Nightjars are some of the most understudied species in Canada, and there is concern that their populations are in decline. There are two species of Nightjars found in Alberta: Common Nighthawks which are listed as Threatened under the federal Species at Risk Act; and Common Poorwills which are classified as a Data Deficient species by the Committee on the Status of Endangered Species (COSEWIC).
The WildResearch Nightjar Survey is a citizen science program that collects data for this family of birds. Before this year, the surveys were conducted only in British Columbia, but this year the program has expanded to five new provinces and territories, one of which is Alberta. WildResearch is looking for volunteers to survey for Common Nighthawks and Common Poorwills in the province this summer. Because of the nightjars’ nocturnal habits, little is known about them in Canada, and there is concern that the population numbers are dwindling.
Anyone with a vehicle and good hearing is capable of conducting a WildResearch Nightjar Survey! Signing up for a WildResearch Nightjar Survey route will require approximately two to three hours of surveying and one hour of data entry. Each route is a series of 12 road-side stops and needs to be surveyed at dusk once per year between June 15 and July 15. Routes are located along existing Breeding Bird Survey (BBS), and we would love to have help from existing BBS volunteers! Surveys will follow a new standardized national nightjar survey protocol. Data will be made publicly available on Bird Studies Canada’s NatureCounts portal.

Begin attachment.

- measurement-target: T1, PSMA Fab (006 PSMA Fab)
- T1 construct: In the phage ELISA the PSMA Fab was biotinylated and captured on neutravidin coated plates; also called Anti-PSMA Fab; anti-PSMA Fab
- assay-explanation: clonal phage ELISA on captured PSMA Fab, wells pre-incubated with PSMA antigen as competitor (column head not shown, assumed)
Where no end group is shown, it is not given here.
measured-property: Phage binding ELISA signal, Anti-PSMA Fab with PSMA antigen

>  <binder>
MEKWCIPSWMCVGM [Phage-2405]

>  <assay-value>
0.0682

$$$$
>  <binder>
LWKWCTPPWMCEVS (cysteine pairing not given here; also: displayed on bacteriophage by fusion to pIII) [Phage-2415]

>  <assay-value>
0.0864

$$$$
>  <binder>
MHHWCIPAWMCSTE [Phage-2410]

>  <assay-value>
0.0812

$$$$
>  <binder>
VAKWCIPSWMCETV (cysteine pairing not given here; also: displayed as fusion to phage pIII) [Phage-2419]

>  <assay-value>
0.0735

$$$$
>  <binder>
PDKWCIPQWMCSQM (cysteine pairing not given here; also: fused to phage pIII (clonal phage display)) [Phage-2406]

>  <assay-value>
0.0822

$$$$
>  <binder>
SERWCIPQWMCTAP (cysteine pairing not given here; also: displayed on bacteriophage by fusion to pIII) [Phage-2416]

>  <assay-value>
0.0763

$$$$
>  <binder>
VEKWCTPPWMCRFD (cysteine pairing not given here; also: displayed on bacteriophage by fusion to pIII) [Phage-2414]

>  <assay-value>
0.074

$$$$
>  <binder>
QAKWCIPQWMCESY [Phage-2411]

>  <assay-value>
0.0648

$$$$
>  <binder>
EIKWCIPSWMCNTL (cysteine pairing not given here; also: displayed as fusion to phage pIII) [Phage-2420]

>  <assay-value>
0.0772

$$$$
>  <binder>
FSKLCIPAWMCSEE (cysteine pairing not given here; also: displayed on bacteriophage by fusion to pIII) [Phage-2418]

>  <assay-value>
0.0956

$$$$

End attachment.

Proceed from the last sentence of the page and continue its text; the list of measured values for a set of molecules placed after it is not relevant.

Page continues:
As noted above, a survey route will require two to three hours of surveying and one hour of data entry. Each route needs to be surveyed once between June 15th, 2016, and July 15th, 2016. In Alberta, the routes use the existing Breeding Bird Survey framework, and surveys will follow a new national standardized nightjar survey protocol.
You can check out the available routes in your area, sign up for a survey route, and learn more about this program at the WildResearch website. If you have any further questions, please email Elly Knight at email@example.com for more information.
Help WildResearch by volunteering a bit of extra time this summer to learn more about this cryptic species!